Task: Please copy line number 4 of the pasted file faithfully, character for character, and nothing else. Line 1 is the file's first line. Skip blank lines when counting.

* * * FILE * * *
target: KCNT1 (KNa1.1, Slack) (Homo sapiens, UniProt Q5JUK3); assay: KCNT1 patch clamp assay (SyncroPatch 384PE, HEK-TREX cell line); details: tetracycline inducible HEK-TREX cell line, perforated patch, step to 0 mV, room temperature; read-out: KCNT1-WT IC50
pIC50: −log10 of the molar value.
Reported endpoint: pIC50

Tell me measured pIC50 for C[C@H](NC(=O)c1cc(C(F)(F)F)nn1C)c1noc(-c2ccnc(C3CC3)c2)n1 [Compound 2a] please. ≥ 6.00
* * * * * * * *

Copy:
Tell me measured pIC50 for C[C@H](NC(=O)c1cc(C(F)(F)F)nn1C)c1noc(-c2ccnc(C3CC3)c2)n1 [Compound 2a] please. ≥ 6.00